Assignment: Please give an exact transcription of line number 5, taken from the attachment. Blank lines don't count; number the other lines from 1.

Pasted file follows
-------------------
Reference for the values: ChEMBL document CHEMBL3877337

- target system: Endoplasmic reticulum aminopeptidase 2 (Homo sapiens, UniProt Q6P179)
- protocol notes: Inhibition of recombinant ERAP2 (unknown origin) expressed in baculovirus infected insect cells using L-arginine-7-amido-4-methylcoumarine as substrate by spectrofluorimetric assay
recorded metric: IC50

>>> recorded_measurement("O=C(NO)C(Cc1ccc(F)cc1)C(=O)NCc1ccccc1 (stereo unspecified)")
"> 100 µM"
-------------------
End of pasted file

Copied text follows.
>>> recorded_measurement("O=C(NO)C(Cc1ccc(F)cc1)C(=O)NCc1ccccc1 (stereo unspecified)")